Disappearing Bit by Bit

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I didn’t really know him very well but his death hit me hard.

Why?

Because, although I wasn’t really a part of his life now, he had been a significant part of mine when I was fifteen. Because, as I get older and as life moves on and changes, I’m coming to realise that there is a decreasing number of people in my life who knew me Before.

Before I bore the name I do now. Before I was seen in the context of my spouse, my children or my occupation. Before my dreams of becoming an author or an astrophysicist became just that. Before sorrow, loss, responsibility and struggle left their scars. Before my life was so defined.

Time is relentless and as it passes bits of who we were disappear. Places we lived, studied, worked, played. People with whom we shared laughter, tears, stories, dreams. The ideals we held for who we thought we’d be.

The tapestry of our life in the past becomes increasingly threadbare as the threads are pulled one by one.

I wrap that tapestry around my shoulders, shelter in it and hold fast to the memories while I can.

In memory of Noel.

 

Parenting Postscript: The title for this post comes courtesy of my 17-year-old youngest son. Sharing our usual “How was your day?” conversation in the car on the way home from school, he asked me if the person whose funeral I had attended was someone close to me. As I explained the connection and why I was so sad, he said “It feels like your past is disappearing bit by bit.” He understood. As a mother of three sons, the responsibility to raise good men falls heavily. It is moments like this that make me feel proud and more than a little relieved that I must be doing something right.

 

32 thoughts on “Disappearing Bit by Bit

  1. Yes. It’s all true: our lives just kind of f-f-f-f-fade away …
    My home – one of the three passions of my life – no longer exists. My school – the entire experience of education spent there – no longer exists. The place of my first job no longer exists – nor of the second one.
    My introduction to working in the entertainment industry no longer exists.
    These are all bricks and mortar; but at 76 there are more holes in the fabric of my contemporaries’ lives than I can recall.
    It happens.
    We live with it – until, of course, we become part of it.
    No despair is needed, H me auld darlin – you have so much left ahead of you.

    Liked by 3 people

  2. I may not have met them or you, but I feel sure you are raising beautiful young men. Life is a series of time frames where some people move in and out and different activities have varying levels of importance. We are lucky when we have a few people who remain constant over the years.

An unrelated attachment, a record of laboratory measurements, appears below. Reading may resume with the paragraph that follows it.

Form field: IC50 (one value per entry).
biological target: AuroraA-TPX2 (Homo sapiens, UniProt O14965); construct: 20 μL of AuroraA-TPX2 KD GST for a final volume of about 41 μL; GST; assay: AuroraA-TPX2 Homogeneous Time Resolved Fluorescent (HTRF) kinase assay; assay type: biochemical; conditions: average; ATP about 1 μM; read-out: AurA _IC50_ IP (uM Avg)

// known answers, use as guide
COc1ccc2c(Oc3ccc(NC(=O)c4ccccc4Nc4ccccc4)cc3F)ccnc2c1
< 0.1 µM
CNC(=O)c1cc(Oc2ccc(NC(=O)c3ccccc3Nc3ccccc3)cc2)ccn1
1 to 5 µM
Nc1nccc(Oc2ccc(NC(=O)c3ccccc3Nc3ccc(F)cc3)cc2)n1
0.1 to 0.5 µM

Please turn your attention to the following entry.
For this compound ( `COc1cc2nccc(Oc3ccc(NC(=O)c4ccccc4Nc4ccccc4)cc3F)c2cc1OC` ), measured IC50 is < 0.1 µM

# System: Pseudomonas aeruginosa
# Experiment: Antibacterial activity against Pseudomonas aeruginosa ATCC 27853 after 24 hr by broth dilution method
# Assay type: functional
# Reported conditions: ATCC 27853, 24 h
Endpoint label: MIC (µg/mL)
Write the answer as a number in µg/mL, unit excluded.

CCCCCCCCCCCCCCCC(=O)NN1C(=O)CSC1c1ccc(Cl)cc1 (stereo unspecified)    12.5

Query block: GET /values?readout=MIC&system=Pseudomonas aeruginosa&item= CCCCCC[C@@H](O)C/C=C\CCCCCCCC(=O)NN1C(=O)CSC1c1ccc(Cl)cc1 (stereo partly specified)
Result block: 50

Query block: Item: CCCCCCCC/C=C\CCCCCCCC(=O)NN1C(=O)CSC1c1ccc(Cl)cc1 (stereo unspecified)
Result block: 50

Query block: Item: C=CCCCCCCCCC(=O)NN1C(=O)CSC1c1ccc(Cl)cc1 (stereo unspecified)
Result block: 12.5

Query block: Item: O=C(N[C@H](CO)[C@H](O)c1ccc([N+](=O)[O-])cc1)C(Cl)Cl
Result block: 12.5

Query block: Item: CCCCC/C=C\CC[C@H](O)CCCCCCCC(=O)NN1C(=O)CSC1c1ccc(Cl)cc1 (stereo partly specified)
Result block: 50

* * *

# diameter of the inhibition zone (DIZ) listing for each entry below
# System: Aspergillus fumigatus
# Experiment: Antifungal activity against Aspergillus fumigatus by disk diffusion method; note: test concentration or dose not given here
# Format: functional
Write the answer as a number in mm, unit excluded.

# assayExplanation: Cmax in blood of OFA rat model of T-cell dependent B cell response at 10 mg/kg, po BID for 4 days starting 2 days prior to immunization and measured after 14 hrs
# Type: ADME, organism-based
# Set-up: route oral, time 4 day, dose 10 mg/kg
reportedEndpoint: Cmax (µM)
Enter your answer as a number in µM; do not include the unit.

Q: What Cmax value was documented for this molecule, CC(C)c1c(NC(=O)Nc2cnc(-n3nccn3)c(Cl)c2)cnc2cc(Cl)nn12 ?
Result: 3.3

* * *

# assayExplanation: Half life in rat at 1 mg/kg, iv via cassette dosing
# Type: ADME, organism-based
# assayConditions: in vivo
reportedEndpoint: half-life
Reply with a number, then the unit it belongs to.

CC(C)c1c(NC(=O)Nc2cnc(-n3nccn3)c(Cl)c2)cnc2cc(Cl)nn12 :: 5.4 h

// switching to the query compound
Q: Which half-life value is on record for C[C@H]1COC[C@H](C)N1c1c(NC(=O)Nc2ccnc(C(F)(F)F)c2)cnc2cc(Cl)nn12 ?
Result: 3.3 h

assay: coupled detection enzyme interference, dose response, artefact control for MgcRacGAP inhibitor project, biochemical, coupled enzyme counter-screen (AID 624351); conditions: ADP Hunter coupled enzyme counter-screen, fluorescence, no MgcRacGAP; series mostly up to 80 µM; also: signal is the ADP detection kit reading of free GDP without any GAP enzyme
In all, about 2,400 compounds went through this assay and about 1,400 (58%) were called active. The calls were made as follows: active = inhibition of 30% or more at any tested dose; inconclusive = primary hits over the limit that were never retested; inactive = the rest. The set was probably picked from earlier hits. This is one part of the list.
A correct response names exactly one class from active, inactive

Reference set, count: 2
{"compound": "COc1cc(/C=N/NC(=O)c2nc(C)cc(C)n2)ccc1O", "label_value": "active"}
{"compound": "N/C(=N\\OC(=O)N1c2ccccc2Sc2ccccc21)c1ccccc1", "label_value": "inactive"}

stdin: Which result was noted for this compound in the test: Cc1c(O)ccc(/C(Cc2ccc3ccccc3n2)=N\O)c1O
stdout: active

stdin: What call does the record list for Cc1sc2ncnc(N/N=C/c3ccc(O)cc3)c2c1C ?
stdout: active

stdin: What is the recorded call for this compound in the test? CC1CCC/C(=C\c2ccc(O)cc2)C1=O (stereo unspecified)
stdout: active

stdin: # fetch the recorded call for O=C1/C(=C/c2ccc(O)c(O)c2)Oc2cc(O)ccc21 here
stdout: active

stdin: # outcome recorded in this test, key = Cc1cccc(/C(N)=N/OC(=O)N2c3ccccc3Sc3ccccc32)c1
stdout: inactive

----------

Liked by 2 people

  3. What thoughtful comments this is going to elicit Heather. And Carol is so right-I’m sure your young men are beautiful. 💞 You express it so well. The tapestry. I hope I’ve been part of a rich one too. Our kids are that bright star, the future. Live and cherish every moment xxx

    Liked by 2 people

  4. Smart son you have there. I agree with you and have come to realize that one day for me there will be no tapestry of the past– all the threads will be gone. I don’t know how I feel about that. Will it be depressing or liberating? No answer, but that’s what I wonder.

    Liked by 3 people

    • He’s a child who frustrates the hell out of me in terms of his schooling but I know he’s going to make one hell of a thoughtful and sensitive adult.
      At this stage I’ll admit I’m freaked out at the vanishing threads but maybe one day I’ll be able to find it liberating.

      Liked by 2 people

  5. This is exactly why I’ve made an effort to reconnect with my cousins since mom passed away. They were part of the younger, pre-married life…the life that now seems so distant. Perhaps because it’s been over 40 years? I have tried keeping in touch with high school friends and people I knew then, but it’s difficult. We all go on our own journeys and live in different cities. The key is to stay in touch with those you can while making a new “past,” with people you’ll know 10 or 20 years from now. I’m sorry about Noel and feeling sad for time past, but happy that you have a wonderful life now with your family and friends.

    Liked by 1 person

    • I don’t actually have contact with extended family (long story) so I envy you your cousins. Perhaps it’s why I feel the loss of others from my past so much.